As the dedicated AVIT and ETO recruiter here at wilsonhalligan for just over a year, I have a passion and excitement for the AVIT world and especially in the yachting sector. Having the ability to talk to some of the best AVIT Officers and ETOs in the industry is a definite perk to the job but with more and larger yachts being built is there enough trained crew to meet these demands? We know that technology is developing at a soaring rate but what about the skills needed to maintain and utilise these systems?
Step in Scott Molloy and Just ETOs;
Towards the end of 2018, I was lucky enough to be invited by Scott Molloy to attend an AV Level 1 course at the Just ETOs training centre in Liverpool. The course is focused on the most common systems found onboard yachts such as Crestron and Kaleidescape, giving crew with little or no experience in the AV world a solid start to understand these systems. I have already spoken very highly of Just ETOs and of Scott and his team on the level of training and equipment they use in a LinkedIn post.
With yacht AV systems developing faster than ever Scott is now focused on addressing the AV skills shortage in the industry, hence the welcome introduction of Just ETOs.
“I came into the superyacht industry in 2005 due to an IT skills shortage. And I have only seen the problem get worse since. But WHY?
One reason is the boom in the largest superyacht builds over the past decade. The trend for larger AV/IT systems means more demand for specialist skills and crew.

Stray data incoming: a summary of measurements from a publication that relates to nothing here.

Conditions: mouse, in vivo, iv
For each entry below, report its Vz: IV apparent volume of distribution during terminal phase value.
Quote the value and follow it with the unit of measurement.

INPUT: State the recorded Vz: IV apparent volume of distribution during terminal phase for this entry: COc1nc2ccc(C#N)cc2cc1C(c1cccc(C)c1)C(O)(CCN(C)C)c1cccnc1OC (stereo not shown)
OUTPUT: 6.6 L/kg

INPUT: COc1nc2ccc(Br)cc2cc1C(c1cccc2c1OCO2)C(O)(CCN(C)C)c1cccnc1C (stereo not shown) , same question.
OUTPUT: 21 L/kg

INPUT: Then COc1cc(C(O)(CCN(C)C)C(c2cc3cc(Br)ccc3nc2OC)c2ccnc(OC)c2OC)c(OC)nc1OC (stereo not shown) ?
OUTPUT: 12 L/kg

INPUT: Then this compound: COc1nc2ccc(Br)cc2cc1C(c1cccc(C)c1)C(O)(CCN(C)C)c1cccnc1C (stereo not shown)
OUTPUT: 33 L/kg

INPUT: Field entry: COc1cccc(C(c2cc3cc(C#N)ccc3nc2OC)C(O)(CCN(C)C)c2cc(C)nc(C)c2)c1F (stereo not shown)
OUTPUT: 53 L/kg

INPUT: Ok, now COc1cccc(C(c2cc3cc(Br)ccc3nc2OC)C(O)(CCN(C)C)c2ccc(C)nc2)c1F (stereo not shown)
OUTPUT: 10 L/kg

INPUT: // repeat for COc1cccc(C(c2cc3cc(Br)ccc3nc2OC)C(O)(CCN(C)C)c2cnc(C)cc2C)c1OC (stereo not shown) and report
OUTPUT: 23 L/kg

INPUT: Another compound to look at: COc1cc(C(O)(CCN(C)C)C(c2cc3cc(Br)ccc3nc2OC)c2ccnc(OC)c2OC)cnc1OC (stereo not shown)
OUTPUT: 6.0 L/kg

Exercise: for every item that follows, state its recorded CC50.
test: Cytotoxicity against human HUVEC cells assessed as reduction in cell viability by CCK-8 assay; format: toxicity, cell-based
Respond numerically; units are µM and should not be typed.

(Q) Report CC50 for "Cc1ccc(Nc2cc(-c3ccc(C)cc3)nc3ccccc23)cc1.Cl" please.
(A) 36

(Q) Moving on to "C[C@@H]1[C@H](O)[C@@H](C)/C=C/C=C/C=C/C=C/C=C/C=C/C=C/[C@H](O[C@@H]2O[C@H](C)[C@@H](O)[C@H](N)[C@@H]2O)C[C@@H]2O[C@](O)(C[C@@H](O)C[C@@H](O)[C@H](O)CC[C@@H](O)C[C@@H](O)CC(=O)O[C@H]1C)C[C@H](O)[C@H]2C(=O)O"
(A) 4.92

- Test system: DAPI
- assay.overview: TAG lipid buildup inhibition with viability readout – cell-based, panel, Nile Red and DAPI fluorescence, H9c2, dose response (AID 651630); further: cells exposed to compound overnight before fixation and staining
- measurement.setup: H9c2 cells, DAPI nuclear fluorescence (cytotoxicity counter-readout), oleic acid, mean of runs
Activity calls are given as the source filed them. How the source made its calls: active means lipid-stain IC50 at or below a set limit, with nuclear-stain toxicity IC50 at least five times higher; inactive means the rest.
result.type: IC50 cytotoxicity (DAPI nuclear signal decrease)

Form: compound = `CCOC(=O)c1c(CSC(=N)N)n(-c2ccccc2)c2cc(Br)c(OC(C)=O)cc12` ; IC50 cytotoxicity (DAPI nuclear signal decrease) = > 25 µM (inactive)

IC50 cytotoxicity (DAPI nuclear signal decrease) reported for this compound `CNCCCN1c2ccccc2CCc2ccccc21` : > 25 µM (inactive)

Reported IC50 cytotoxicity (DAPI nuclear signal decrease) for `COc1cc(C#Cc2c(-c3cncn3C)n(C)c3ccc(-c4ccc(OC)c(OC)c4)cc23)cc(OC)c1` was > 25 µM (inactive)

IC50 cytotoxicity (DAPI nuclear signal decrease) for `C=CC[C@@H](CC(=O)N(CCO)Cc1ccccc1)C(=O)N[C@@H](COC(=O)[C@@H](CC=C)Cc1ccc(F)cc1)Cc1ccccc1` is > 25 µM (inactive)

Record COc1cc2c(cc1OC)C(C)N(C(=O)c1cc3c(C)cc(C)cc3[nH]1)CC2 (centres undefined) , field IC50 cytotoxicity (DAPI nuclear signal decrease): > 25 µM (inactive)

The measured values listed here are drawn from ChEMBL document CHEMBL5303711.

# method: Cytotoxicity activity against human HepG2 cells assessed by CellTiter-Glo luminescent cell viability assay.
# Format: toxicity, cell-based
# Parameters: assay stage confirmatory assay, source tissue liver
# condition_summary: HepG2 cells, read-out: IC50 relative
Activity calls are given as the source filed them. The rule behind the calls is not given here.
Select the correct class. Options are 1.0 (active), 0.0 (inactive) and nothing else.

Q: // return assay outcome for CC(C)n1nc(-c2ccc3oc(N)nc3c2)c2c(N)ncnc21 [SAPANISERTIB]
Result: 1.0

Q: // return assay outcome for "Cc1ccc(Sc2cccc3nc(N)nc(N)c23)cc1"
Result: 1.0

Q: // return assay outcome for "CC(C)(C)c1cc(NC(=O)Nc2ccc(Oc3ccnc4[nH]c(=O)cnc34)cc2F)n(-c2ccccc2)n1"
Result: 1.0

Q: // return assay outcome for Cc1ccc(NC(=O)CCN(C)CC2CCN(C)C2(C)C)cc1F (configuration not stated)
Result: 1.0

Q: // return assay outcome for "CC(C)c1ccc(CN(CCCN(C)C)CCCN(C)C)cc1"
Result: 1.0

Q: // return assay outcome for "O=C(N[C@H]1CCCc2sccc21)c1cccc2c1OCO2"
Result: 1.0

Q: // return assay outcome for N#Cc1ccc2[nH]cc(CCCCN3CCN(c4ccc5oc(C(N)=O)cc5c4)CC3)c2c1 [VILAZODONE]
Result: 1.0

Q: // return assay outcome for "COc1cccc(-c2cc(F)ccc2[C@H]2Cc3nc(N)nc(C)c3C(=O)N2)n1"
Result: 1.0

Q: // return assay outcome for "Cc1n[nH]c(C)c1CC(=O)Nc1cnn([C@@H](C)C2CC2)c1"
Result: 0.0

There is certainly a shortage of specialists with yachting experience. However, the larger yachts that normally have these are not the whole story.
In the last 10 years, demand for consumer technologies has also surged. Yachts of every size now see a myriad of fixed and mobile tech onboard. Yet superyachts towards the smaller end of the scale are much more numerous. These rarely have cabin space for an electrician, let alone an experienced AV/IT specialist.
So surely the industry problem is more of a general shortage of systems skills amongst the crew? The smaller the yacht, the more likely ANY crewmember could be deemed most suitable to support the systems.
So, how can we address this ongoing challenge?
I believe employers need to be more willing to give candidates without the required experience a chance. Yes, we need more experienced people. So, we simply must give people the opportunity to GAIN this experience!
This could be a technical candidate from outside of yachting, or perhaps a promising crewmember onboard that doesn’t have the experience – yet.
Would such a candidate then be more likely to return the faith shown in them through loyalty and better longevity?
However, when I was recruiting myself, I often saw a reluctance to give such opportunities. I assumed this was the employer’s nerves, over just how crucial the systems are. This concern can be alleviated with the addition of good shoreside support and training.
Alternatively, if we continue to headhunt the same experienced crew from other yachts, this solves nothing. This is largely what we’ve done to date.
Employers also need to invest more in crew AV/IT training. A testament to this is the surprise that over 80% of our students pay for their training themselves.
There are also benefits to vessels when dealing with a specialist technical recruiter, who truly understands the unique skills you are looking for.
We will be discussing these and similar issues in more depth in a forthcoming blog on www.justetos.com